Since the 1940s, rickshaws have roamed the streets of Dhaka, becoming the country’s most popular mode of transport.
While rickshaw art has undergone several changes over the last few decades, they are a popular form of art historically looked down upon by the elite classes of society. Rickshaw art often uses quotes and proverbs, images of birds and plants are common motifs, and the form is frequently used to express religious beliefs or social commentary.
Initially, the backs of rickshaws consisted mostly of floral landscapes, rural life and animals symbolizing Bengali folk traditions and culture. Then, in the lead up to the 1970s and the Liberation War, rickshaw art became more political and was used to promote patriotic messages across the country. In the 1980s and 1990s, rickshaws were adorned with the faces of movie stars such as Josim and Rubel. More recently, much of this art has been replaced with business advertisements.
We can see different styles of rickshaw art in different districts. For instance, rickshaws in Chittagong tend to have more religious paintings than rickshaws in Dhaka, where floral patterns or scenery is used. Comilla, on the other hand, has plain rickshaws with beautiful dark blue or green hoods.
The enamel paintings of rickshaws use lively, bold, bright and raw colours, like fluorescent green and dark red with images ranging from the animal kingdom to nature to cinema. They use bright colours not only because they are more eye-catching but because they are also visible and durable on polluted city streets. The blaze of colours also helps to make them longer lasting.
Telling climate change stories
While the rickshaw painting is an art form that is slowly fading away, participants at the Climate, Culture, and Art Symposium held last month at IUB, were tasked with challenge of using the medium to tell a climate change story.
Since rickshaws travel through the winding streets of the city, such a popular art form can help pose difficult questions about what it means to live in a warmer world
Two master rickshaw artists, Shohrab and Solayman, came from Old Dhaka to teach students the art of rickshaws and help facilitate their paintings.
Shohrab has painted rickshaws since the 1970s and has witnessed many of the changes to the art form. Although he believes there are countless ways to express oneself through rickshaw art, he sticks to a distinctive style of his how that is oriental in flavour.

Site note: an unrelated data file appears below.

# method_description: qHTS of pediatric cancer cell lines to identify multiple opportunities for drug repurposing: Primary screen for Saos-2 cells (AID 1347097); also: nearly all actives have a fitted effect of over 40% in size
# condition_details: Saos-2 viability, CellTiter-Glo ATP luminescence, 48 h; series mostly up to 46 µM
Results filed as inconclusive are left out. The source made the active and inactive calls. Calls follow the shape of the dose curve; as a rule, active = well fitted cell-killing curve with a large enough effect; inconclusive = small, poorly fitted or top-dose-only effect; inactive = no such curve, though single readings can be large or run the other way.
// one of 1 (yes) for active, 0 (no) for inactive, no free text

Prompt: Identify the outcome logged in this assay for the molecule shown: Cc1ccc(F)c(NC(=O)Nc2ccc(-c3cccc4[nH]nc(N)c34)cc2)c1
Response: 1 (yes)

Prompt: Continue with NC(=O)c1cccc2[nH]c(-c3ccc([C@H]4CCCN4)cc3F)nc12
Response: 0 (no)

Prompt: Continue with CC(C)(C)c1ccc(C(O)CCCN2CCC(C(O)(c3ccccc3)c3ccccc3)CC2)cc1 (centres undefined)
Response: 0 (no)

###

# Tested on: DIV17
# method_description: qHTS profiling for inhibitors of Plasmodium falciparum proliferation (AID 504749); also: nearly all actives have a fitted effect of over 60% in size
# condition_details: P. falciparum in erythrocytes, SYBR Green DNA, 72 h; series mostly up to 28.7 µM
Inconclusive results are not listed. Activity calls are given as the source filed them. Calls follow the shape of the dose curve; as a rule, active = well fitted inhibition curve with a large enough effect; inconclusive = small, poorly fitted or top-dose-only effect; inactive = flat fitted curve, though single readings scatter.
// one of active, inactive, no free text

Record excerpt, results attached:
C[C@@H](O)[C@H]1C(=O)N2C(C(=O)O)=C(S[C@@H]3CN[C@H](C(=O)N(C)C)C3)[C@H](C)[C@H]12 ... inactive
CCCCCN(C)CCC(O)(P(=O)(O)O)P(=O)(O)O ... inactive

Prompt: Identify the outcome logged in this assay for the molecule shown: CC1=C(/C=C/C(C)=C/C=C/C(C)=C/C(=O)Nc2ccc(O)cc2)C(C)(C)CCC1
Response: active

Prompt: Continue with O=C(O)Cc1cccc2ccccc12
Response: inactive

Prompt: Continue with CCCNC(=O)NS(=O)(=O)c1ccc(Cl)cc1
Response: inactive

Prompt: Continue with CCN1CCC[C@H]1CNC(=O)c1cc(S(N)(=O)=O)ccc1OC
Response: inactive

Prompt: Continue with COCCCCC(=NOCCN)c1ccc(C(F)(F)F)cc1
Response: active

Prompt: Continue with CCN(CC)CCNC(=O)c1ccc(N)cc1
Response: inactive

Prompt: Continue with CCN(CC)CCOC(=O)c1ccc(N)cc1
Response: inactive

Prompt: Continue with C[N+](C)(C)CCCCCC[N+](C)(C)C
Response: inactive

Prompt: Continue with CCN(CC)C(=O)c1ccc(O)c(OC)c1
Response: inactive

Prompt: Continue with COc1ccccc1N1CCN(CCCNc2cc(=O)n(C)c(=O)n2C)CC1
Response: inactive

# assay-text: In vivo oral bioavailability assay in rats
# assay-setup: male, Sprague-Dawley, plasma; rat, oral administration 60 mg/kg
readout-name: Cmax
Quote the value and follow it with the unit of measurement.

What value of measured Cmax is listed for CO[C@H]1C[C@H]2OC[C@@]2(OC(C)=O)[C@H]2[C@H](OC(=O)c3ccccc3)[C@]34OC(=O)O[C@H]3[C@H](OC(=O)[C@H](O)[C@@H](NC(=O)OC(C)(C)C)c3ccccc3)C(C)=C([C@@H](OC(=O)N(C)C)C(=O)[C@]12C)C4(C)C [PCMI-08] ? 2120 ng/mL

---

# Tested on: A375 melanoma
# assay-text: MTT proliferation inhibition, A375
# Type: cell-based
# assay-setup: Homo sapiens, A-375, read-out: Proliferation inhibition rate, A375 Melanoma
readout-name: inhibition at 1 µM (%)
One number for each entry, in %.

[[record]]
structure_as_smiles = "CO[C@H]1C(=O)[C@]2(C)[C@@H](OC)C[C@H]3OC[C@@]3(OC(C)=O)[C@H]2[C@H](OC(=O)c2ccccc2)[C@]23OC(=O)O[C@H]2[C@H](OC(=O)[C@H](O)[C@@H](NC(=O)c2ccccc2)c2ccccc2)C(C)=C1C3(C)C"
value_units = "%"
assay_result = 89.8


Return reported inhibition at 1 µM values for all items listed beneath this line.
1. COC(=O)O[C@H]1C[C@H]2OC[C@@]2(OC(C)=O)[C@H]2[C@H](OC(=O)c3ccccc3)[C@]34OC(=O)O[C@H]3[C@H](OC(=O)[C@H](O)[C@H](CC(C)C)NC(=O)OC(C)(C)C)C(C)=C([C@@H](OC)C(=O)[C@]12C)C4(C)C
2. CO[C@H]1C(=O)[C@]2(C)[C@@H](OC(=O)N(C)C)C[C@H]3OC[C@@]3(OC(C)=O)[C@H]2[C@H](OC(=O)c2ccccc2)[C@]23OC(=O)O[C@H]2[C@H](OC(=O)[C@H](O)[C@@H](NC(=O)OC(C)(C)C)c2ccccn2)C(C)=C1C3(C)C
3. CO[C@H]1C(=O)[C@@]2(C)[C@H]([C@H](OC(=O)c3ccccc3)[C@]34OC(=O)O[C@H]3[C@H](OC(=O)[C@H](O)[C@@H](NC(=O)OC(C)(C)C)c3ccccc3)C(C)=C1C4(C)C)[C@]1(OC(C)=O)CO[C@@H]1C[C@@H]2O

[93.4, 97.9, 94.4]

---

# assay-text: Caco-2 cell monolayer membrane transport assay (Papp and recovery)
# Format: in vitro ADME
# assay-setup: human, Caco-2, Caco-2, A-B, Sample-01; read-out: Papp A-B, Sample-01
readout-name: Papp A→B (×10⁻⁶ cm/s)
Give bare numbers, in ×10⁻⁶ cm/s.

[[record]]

“I believe artists can show our world of tomorrow better than politicians and analysts,” he explains, smiling warmly.
In his time, he has focused on film stars, rural life, vivid cityscapes, environmental issues, folk tales, feminine grace, peacocks, human figures, flora and fauna and much more in making his compositions.
On the other hand, Solayman has been a rickshaw artist for the last 11 years and was part of the team that created the walls at Jatra Biroti in Banani. He learnt the trade from his father.
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Traditional rickshaw art depicting a crisis of water in the forest Courtesy
For him, rickshaw art is about evoking an emotional response that touches hearts and minds of ordinary people.
When it comes to climate change, he argues, rickshaw art could be a powerful medium to make environmental issues more of a priority in the country.
At the symposium, participants created a sequence through rickshaw art portraying how both nature and culture in Bangladesh are being affected by climate change.
The sequence of paintings combined other related environmental issues such as pollution, deforestation, and global warming.
They attempted to portray environmental themes not in a heavy-handed way, but rather in a pleasing way that draws the viewer in and allows them to contemplate the message of living within nature’s limits.
Rickshaw art could again become a popular medium to build social awareness in our society about such issues as climate change.
Since rickshaws travel through the winding streets of the city, such a popular art form can help pose difficult questions about what it means to live in a warmer world in a country like Bangladesh. We could even use the medium to dream up new solutions.
Such art has the ability to encourage reflection, generate empathy, create dialogue and foster new ideas about our relationship with nature; as well as offering a powerful and democratic way of expressing and shaping new values. Rickshaw art could once again become a popular medium in Bangladesh.
Mahmuda Mity and Noor-Elahi Nahiyan are young researchers at ICCCAD, IUB. They are focused on climate change issues ranging from migration to adaptation strategies.